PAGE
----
• The Egg Golem as Dr. Eggman. With Sonic it was easy, but could be a bit irritating at times; but with Dr. Eggman it's a complete nightmare. The Egg Golem is malfunctioning after his fight with Sonic, and now it moves a lot faster, while you control Dr. Eggman who moves a lot slower and is a much bigger target. The worst part is unlike Sonic who can just pick up rings to survive his attacks, Dr. Eggman has a fixed health amount and can only take a couple of hits before he falls. It only gets harder when you realize that his attacks can easily knock you down to the quicksand pit area with small platforms, and unlike Sonic who can jump to escape the quicksand if need be, Dr. Eggman isn't so lucky and instantly sinks if he touches it. Although it's worth noting that the small platforms are only there in Eggman's version of the fight and are specifically there so he can hover over to them and not worry about sinking in the quicksand.
    • The Biolizard is renowned as the hardest fight in the game due to its attack pattern switching up every few hits, said attacks being as fast as Shadow, the limited amount of rings in the arena, and the length of time it takes to successfully attack it. Trying to get the final hit in is one of the most difficult parts. Shadow is floating in mid-air in a bouncy wave pattern, dodging floating eggs that are individually launched and each trying to hit you (and since you cannot recover rings in mid-air, this means you can only take two hits at most before instant death, which brings you back to the beginning of this long slog), all while attempting to get into the very center of those killer floating eggs to pull off a perfectly timed press of the A button. Too close? Take damage. Too far? Doesn't work. After the final hit is dealt, Shadow falls to a random part of the circular battlefield you're on, and you can't control where he lands, which means that if he falls into one of the small streams leading to a waterfall, you instantly die and have to restart the entire battle again.

    Sonic Advance series 
  • Egg Spider (Ice Mountain) from Sonic Advance when playing as Sonic. Eggman pilots a drill machine which drills the ceiling to make stalactites fall, which you have to ascend to be able to reach him. Trouble is, you're fighting him underwater. And in this game, it doesn't take as long to drown as it did in previous titles, and your movement is significantly slowed down.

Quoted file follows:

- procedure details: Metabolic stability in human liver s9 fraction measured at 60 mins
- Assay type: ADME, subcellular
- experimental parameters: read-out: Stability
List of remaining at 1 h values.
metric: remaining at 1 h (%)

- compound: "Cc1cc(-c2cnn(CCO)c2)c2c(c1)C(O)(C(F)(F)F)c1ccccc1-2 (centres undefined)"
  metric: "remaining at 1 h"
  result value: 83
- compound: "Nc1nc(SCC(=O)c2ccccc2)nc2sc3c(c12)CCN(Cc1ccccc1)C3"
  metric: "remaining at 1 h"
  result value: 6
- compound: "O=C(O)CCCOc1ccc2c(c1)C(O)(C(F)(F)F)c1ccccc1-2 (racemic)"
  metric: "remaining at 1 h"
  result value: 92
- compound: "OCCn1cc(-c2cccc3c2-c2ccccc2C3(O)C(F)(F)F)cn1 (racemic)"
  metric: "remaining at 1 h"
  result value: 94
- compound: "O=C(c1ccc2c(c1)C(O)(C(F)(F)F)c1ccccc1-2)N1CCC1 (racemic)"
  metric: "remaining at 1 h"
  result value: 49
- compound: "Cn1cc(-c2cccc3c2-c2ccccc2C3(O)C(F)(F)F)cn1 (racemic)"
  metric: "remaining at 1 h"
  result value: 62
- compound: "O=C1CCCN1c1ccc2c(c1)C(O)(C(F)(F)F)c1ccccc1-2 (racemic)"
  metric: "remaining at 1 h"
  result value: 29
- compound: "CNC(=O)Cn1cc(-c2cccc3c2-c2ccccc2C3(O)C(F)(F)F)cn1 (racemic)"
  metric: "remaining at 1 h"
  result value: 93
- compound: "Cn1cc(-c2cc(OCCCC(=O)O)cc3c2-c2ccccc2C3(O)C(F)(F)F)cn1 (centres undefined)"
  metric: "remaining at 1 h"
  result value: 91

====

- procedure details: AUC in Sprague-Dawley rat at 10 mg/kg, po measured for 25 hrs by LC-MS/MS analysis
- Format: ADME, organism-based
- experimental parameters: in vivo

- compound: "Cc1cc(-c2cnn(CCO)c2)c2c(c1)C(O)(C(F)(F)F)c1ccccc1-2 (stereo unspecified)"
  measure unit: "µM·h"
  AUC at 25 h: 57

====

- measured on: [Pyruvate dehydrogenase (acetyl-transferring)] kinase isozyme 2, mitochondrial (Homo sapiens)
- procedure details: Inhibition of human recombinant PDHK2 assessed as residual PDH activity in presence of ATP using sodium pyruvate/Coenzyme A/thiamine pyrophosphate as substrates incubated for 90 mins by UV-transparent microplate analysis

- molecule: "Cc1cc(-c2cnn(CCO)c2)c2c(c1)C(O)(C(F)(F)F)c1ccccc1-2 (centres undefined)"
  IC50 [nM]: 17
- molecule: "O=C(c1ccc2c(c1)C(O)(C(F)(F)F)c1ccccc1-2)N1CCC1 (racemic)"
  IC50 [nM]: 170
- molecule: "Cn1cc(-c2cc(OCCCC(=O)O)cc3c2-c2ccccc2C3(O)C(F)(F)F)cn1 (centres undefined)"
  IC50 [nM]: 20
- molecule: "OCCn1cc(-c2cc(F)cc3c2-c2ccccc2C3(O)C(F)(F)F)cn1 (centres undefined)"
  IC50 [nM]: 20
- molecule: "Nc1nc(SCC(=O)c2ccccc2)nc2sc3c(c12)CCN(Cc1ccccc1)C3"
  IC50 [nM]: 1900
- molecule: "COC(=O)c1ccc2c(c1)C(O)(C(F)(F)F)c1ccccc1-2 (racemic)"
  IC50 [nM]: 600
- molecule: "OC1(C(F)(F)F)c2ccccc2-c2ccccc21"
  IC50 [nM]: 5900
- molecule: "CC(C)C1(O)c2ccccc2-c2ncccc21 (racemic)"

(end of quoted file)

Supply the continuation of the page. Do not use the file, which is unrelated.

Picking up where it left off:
• Even worse is the Egg Snake (Cosmic Angel), which seems to be fairly straightforward on how to defeat it in theory, but becomes highly misleading in practice. You're stuck in a pit, with the boss taking place literally on the ground, a odd platform made up of spheres. Eggman's mech is free to slide around the platform while shooting projectiles that are difficult to dodge, meanwhile there are no rings to collect and any lost rings can easily bounce off the screen. And how is the player supposed to attack Eggman? You have to jump and land on the platforms right near Eggman and flip his mech over to expose his vulnerable cockpit...which thanks to the platform's irritating wonky buoyancy/physics, and Eggman's constantly moving machine, is much harder than it sounds. The worst part of it all is that upon his last hit points, Eggman after being hit darts across the platform, which is nearly impossible to avoid and can finish you off just when you think you might finally have the battle in the bag.
    • The final boss, EGG-X, is frustrating for having some of the least telegraphed attacks out of any Sonic boss. It cycles from a few possible attacks such as a laser, a bomb tosser, and a giant hand. You can only land a hit on it during one of these attacks. However, these attacks are not telegraphed at all, forcing you to react near inhumanly fast if you want to dodge the attack and still manage to land a hit. Even worse, the attacks are random, so you'll never know what attack Eggman will be using next.
  • The Egg Frog in Sonic Advance 2, because it's very fast and it can jump on the ceiling, which makes hitting it even harder without taking damage. However, you can switch between running on the ceiling and the floor at will during this fight by pressing up or down. Think of Gravity Man's boss fight in Mega Man 5, but while you're in Sonic & Knuckles' Jet Mobile-esque battle.
    • Egg Saucer from the same game has got to be a major contender for poster child of this trope. The vehicle is equipped with a laser gun that fires an invisible laser with deadly aim; the major threat is a metal hand that can slap at the player from a distance. While the laser gun can be destroyed, it will also makes the hand (which, naturally, is invincible) become faster and harder to dodge. Because of these two weapons and the constant spinning motion of the machine, the player can only damage Eggman from above. Now then, for the punchline: if the player destroys the laser and is pinned against the floor by the hand's long-range whirling attack, the player will die instantly, even if they have rings. Run out of lives against this mech, and the player will sent back to Act 1 of an already long and frustrating zone.